British man with no military training went to fight in Ukraine without telling his wife to return home


An English man traveled to Ukraine to fight Russian troops in the war said he had left the country out of concern that he might be caught up in a “suicide mission”.

en Spann (age 36) from Leamington Spa, Warwickshire, was armed in Ukraine despite having no military experience or affiliation with the country.

He said he did not tell his wife or 16-year-old son that he was leaving and spent five days in a safe house in western Ukraine with four former British soldiers when he arrived.

While in Ukraine, Mr Spann, who runs a knife crime charity, said he had a “Ukrainian SWAT team” point a gun to his head to search the safe house where he was staying.

He said he also saw the bodies of two dead Russian soldiers placed at a checkpoint to alert Vladimir Putin’s troops.

Speaking about his decision to return home, Mr Spann said he received “real grief” from his wife and son after they learned that he had fought in the conflict and that he feared get killed when going into more dangerous areas.

“When these people decided to venture deeper into the country, I decided to go back to the border,” he told Sky News.

He said he returned to the Polish border, where he entered Ukraine, before returning to the UK.

Spann’s comments came as the fighting entered its 20th day, with the Ukrainian capital Kyiv and several other cities under heavy shelling, although US defense officials said the Russian military little progress has been made since the weekend.

The spokesman said it was hoping to organize the evacuation of two convoys of about 30 buses carrying civilians out of the besieged northeastern Ukrainian city of Sumy and take them to a safe area, a spokesman said. on Tuesday.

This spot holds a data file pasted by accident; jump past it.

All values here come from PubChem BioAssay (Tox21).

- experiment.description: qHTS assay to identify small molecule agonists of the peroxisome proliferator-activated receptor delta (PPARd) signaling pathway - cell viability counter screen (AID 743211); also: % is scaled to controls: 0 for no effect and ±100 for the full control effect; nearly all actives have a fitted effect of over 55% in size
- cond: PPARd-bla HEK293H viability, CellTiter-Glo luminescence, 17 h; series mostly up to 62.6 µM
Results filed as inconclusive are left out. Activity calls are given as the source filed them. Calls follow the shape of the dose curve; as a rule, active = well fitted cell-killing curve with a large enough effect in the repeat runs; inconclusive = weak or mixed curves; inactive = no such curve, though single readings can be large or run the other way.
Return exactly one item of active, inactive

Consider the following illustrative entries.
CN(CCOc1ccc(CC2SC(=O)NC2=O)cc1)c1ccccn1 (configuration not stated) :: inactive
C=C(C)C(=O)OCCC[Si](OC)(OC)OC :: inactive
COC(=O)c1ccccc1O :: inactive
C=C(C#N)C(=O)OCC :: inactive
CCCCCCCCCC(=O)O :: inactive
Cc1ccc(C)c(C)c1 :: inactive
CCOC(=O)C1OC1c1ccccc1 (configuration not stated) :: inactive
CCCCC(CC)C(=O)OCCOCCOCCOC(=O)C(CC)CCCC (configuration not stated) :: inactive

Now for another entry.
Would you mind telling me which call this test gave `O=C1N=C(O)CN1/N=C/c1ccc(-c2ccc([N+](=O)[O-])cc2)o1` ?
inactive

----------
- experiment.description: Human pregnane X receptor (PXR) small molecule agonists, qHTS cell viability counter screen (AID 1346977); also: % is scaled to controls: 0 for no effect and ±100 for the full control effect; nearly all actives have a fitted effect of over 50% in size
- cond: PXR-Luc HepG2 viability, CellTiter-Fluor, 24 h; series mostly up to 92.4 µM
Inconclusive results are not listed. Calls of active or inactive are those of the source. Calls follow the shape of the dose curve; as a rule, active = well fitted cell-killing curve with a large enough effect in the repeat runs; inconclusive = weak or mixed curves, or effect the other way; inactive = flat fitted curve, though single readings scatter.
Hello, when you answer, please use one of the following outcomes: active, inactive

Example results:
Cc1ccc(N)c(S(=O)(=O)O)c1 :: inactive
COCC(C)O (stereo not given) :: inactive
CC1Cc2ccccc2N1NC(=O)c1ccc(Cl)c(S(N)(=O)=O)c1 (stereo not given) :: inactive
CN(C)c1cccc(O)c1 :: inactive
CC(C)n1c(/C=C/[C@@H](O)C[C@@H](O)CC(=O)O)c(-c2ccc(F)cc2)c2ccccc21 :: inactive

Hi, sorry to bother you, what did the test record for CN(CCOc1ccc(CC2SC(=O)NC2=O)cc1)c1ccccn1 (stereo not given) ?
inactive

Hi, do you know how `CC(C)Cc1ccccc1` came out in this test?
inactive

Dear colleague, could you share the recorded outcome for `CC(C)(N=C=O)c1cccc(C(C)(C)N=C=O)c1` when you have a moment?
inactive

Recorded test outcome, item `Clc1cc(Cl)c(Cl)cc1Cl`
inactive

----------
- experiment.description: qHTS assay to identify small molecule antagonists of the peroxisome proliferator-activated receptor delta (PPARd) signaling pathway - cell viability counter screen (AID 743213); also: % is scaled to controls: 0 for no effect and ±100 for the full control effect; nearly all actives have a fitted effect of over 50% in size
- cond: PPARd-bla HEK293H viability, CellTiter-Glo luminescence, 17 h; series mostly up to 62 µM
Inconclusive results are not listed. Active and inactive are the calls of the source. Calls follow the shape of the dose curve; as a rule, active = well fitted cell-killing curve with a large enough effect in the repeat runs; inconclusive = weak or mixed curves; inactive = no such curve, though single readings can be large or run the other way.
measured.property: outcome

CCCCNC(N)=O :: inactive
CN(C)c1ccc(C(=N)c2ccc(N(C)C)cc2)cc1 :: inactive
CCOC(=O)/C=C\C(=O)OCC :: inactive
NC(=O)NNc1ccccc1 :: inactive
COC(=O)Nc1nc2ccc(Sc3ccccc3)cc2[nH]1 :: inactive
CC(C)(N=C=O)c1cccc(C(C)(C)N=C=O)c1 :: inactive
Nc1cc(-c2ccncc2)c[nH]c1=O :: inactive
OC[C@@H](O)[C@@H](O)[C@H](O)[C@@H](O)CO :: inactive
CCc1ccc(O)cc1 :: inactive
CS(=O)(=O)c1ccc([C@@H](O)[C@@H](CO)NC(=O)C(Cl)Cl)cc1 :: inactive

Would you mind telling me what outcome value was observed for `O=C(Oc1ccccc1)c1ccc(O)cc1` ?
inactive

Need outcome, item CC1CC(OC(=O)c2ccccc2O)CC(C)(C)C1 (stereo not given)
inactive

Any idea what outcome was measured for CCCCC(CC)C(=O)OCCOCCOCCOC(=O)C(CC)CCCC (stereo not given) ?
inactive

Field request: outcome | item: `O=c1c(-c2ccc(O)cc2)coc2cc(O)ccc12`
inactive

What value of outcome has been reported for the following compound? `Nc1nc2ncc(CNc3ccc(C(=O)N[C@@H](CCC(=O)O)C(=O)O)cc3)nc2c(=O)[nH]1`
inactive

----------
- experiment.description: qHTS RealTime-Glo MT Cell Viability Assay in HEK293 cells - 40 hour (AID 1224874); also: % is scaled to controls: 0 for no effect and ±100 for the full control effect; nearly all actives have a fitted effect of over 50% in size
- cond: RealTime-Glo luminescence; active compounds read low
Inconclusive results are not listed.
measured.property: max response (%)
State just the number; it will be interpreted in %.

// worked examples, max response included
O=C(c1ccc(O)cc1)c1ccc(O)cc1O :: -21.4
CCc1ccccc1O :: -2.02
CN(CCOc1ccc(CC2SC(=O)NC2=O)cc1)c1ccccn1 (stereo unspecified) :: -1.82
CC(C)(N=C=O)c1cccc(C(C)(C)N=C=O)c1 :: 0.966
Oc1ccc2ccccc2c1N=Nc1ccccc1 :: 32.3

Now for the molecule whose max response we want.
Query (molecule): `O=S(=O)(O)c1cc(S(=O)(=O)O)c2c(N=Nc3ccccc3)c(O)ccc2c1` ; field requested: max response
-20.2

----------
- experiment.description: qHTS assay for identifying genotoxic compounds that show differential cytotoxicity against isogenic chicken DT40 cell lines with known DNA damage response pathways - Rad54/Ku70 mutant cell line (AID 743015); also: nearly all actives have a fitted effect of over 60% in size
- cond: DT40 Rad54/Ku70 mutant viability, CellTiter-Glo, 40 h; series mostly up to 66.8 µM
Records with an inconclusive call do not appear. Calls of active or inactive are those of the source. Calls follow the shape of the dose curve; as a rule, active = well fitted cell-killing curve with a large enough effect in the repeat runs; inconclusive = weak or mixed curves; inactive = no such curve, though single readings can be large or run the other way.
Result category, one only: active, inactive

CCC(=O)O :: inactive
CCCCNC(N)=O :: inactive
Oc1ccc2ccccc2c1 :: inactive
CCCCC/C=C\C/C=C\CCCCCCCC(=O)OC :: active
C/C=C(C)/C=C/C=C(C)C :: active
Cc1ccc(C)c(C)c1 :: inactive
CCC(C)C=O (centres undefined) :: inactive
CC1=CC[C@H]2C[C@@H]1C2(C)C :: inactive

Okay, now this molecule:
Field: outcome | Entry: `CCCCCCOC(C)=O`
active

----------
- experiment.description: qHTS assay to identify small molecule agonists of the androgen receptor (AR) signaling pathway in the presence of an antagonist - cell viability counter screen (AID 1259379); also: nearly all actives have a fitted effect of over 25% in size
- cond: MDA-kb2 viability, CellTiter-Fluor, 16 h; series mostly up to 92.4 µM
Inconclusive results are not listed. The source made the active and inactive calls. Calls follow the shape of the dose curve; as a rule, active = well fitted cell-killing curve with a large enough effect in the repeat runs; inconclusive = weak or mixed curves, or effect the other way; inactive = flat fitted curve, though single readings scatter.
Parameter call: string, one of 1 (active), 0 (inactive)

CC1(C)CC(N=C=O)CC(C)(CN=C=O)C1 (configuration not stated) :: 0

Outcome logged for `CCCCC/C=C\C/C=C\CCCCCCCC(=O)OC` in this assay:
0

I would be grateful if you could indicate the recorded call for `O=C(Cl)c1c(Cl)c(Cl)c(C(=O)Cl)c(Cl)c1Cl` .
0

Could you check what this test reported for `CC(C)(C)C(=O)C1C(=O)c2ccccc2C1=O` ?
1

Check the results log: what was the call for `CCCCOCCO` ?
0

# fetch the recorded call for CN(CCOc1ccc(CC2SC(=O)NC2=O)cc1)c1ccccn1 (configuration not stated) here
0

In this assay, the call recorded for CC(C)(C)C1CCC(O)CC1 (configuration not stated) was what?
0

Ewan Watson, a spokesman for the International Committee of the Red Cross, told a United Nations briefing in Geneva that the operation would be carried out with the Ukrainian Red Cross but had not yet commenced.

He noted that there have been delays with similar evacuations from Mariupol, where he said people are “basically suffocating in this city without aid”.

About 2.95 million Ukrainians have fled their homeland since Russian forces invaded 20 days ago, including 1.8 million in Poland, said UN refugee agency spokesman Matthew Saltmarsh said.

About 300,000 people have gone to Western Europe, he added.

They include 1.4 million children, which means 73,000 have become refugees every day on average over the past 20 days, or 55 children every minute or nearly once per second, UNICEF spokesman James Elder said. said in the same meeting.

On Monday, the UK launched the Home for Ukraine program to help people fleeing the conflict. As of Tuesday morning, about 89,000 people had signed up to register their interest. British man with no military training went to fight in Ukraine without telling his wife to return home

Fry Electronics Team

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